BSM: Do you think that being a family business has increased your ability to be entrepreneurial? Why?

BC: Being entrepreneurial is more of a function of the personalities of the family management team. Does one family member desire to start something new, like grandpa did? Sure -- but at what cost is the family business willing to invest in a new idea just to out-do grandpa? With that said, a family business tends to have a more entrepreneurial culture because the family management team could be diverse over the generations. Typically, I see entrepreneurial decisions skip generations. One generation comes up with the idea, the next grows it and then the next generation either blows it or re-invents it. The longer the strategic planning view, then one would expect the capital reserves and hard assets of the family business would finance entrepreneurial ideas.

BSM: Do you think being a family business has increased your commitment to create jobs in your community? Explain.

BC: Family businesses attract employees who know right up front that they are working in and for a family-owned business.  As such, these employees tend to want this type of workplace because it offers employment stability, low turnover of management and consistency as one becomes “part of the family.” Our community is important for word-of-mouth hiring as our employees become our brand ambassadors for new talent.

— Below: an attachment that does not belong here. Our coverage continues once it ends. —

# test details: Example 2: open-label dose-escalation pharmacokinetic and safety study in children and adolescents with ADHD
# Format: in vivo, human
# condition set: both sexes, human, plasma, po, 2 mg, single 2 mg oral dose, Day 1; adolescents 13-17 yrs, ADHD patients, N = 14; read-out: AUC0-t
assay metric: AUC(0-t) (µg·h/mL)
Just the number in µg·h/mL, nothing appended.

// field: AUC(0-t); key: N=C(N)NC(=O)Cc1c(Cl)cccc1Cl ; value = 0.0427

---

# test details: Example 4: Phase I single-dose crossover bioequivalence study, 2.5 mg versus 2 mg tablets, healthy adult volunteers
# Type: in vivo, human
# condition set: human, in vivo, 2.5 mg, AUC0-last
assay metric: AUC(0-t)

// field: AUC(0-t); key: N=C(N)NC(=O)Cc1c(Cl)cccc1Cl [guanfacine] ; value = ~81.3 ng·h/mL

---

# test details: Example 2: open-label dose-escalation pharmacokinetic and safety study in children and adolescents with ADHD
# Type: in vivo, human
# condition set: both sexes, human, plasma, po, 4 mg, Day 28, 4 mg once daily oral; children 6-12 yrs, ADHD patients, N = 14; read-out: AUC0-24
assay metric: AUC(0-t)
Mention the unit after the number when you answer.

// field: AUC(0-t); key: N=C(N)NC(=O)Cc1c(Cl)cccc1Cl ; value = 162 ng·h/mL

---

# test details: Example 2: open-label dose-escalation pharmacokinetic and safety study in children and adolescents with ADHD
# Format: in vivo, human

But the world is getting flatter. A community-based workforce can limit workforce education, sophistication and ambition over time.  If the family business can best achieve growth with an overseas cost advantage or a more high-tech workforce found only in a far away community, then the family business needs to cap or even withdraw its workforce in its core community to be more competitive and grow elsewhere. 

BSM: Do you think being a family business has impacted how you do work with your business partners? Do you believe it is a source of competitive advantage?

BC: Like employees who choose where to work, some business partners only do business with us because we are family owned.  The dependence on quality as a result of the family name being on the product means something.  That’s the competitive advantage.  But, there are also business partners who will not do business with a family owned firm if they fear a liquidity event could be near or if they lack confidence in the next generation of management.  So it works both ways.  I found just being transparent about who we are and how we grow lets business partners decide if it’s a good fit for them.

In the second part of our series, we’ll take a closer look at special challenges – like capital calls, new partnerships and new business risks – that can cause strife at the family boardroom and dinner table.

What are your thoughts on the unique advantages that family businesses have in creating long-term, business growth?

Author

cmo-beth-martori-smBeth Somplatsky-Martori is a CMO at Chief Outsiders.  Contact Beth  at 609.203.4588, or email her at bsomplatsky@chiefoutsiders.com.

Topics: Family Business